Reference Material

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There is a surprising amount of reference material available on the internet.  So much in fact that it is difficult to choose what material to use and what to ignore.  For this reason it is good to occasionally pop into a book store and browse what they have too.  There are some really great books out there as I mention below.  Also below is some of the other miscellaneous material that I have encountered and have found to be useful such as maps and other tools.  Useful websites I have put on the "Astronomy Links" page.

 

BOOKS:
  • "The Backyard Astronomer's Guide", by Terence Dickinson & Alan Dyer, Third Edition.  An excellent book!  This impressive hard covered tomb is stuffed full of easy to understand explanations about everything!  Choosing a telescope, choosing eyepieces, choosing other accessories, how to setup your telescope, how to find things in the sky, on and on and on.  I've read it cover to cover and it has been immensely informative.  It is like have Dickinson and Dyer in your living room for a long chat!  Highly recommended.  Click the image below to view an excerpt of the book.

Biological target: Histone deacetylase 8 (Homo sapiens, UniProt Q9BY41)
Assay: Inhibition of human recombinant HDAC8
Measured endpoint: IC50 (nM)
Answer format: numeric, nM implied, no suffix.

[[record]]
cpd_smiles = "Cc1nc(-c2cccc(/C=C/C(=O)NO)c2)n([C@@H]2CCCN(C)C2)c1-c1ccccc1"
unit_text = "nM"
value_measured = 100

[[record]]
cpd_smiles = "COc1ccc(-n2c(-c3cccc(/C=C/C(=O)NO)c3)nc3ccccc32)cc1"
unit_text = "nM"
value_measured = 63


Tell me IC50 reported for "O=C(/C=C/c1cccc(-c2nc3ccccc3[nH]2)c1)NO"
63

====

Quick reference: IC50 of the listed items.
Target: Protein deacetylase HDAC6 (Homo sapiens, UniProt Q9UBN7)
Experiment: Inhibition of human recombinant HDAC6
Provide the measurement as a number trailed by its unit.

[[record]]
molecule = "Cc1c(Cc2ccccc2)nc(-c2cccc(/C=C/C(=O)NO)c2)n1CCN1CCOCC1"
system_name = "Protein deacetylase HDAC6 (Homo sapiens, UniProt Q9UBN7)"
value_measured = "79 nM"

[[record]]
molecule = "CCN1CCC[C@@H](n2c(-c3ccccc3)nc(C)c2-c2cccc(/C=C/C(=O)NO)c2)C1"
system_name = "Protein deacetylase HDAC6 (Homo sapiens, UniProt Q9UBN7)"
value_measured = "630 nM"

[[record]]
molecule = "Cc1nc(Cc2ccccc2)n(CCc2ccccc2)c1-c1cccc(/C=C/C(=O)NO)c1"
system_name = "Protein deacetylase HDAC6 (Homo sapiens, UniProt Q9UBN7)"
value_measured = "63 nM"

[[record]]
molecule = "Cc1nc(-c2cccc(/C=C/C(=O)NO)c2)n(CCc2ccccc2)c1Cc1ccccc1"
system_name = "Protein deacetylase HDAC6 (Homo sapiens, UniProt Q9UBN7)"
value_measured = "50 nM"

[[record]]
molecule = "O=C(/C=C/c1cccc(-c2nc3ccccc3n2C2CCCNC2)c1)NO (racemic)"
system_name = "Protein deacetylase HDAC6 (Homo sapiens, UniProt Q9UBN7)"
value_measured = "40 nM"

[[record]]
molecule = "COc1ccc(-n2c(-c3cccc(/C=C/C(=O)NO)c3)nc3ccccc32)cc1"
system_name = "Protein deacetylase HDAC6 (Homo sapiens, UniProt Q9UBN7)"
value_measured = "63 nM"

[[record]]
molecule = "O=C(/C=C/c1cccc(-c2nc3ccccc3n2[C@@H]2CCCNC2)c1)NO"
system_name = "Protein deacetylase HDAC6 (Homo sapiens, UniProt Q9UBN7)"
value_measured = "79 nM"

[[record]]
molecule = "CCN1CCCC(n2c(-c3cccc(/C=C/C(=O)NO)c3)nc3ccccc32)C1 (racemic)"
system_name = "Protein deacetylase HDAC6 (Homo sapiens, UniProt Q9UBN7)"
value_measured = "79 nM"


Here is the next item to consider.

• "The Universe and Beyond", by Terence Dickinson.  Yeah yeah, I know, another Dickinson book.  Well you know what, his books are great because they are written so that people from a large range of backgrounds can understand and appreciate what he is trying to say.  I received this book as a teenager in 1986, but find my edition no less compelling now than back then.  I'm sure the latest edition (2004) is even better!  The book is a great round trip through everything you'd like to know about what's out there in space and how it came to be there, at least as we believe it to be today.  Click the image below to view an excerpt of the book.

  • "Sky & Telescope's Pocket Sky Atlas", by Roger W. Sinnott.  See "Maps" below.

  • "Atlas of the Messier Objects - Highlights of the Deep Sky", by Ronald Stoyan.  A beautifully illustrated 350+ page guide to the 110 Messier deep sky objects.  This book provides detailed information about each object's location in the sky, its history, astrophysical description, and details about how best to observe based on a range of different aperture telescopes.  I especially like the abundance of awesome Hubble space telescope images, and historical hand sketches.  A great reference, though a little hefty to bring out to the observing site! Click the image below to view an excerpt of the book.